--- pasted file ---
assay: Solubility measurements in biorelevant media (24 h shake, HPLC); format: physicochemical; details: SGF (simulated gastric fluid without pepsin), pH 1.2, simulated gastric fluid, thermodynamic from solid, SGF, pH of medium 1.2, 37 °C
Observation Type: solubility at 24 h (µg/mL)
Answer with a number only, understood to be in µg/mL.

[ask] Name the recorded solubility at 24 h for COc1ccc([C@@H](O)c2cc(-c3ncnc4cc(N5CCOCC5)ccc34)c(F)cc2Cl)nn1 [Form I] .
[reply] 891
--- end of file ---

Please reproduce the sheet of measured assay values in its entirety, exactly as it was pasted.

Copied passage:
assay: Solubility measurements in biorelevant media (24 h shake, HPLC); format: physicochemical; details: SGF (simulated gastric fluid without pepsin), pH 1.2, simulated gastric fluid, thermodynamic from solid, SGF, pH of medium 1.2, 37 °C
Observation Type: solubility at 24 h (µg/mL)
Answer with a number only, understood to be in µg/mL.

[ask] Name the recorded solubility at 24 h for COc1ccc([C@@H](O)c2cc(-c3ncnc4cc(N5CCOCC5)ccc34)c(F)cc2Cl)nn1 [Form I] .
[reply] 891